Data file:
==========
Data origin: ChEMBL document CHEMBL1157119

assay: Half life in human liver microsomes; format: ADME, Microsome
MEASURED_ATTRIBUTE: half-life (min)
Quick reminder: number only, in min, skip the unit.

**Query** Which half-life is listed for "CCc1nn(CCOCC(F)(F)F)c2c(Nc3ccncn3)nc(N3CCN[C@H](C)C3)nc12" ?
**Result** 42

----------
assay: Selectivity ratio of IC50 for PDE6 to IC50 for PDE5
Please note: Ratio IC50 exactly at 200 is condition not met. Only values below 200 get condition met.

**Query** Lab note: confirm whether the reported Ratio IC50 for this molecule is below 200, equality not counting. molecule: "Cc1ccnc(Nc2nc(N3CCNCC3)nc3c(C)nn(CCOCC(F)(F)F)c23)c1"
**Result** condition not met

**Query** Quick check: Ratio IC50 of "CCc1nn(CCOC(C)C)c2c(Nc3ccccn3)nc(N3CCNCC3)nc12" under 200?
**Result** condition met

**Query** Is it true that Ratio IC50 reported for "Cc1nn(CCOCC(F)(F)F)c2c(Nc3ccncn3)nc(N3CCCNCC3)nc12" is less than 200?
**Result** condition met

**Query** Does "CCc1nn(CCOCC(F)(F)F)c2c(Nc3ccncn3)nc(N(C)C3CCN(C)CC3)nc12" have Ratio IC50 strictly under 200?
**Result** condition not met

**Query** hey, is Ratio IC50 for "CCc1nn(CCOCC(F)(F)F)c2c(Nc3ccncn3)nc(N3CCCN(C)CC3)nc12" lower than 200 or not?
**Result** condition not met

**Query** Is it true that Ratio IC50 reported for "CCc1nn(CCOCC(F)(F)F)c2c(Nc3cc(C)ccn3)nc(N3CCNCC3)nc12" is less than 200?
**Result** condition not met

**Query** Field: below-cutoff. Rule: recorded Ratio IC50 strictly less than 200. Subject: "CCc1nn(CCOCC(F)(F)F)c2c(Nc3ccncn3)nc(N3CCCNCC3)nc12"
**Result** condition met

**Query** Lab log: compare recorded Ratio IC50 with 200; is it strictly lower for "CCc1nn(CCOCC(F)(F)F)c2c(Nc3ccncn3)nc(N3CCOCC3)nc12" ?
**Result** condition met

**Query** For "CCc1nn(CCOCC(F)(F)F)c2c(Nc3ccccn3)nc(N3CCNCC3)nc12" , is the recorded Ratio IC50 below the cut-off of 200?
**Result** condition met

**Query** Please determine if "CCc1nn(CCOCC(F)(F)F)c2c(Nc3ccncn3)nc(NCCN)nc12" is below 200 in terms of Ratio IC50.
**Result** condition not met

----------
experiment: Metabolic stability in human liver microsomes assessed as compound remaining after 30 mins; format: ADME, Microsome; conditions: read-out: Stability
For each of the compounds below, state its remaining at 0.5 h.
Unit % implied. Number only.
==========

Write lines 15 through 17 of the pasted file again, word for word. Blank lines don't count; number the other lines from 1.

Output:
**Result** condition met

**Query** Does "CCc1nn(CCOCC(F)(F)F)c2c(Nc3ccncn3)nc(N(C)C3CCN(C)CC3)nc12" have Ratio IC50 strictly under 200?
**Result** condition not met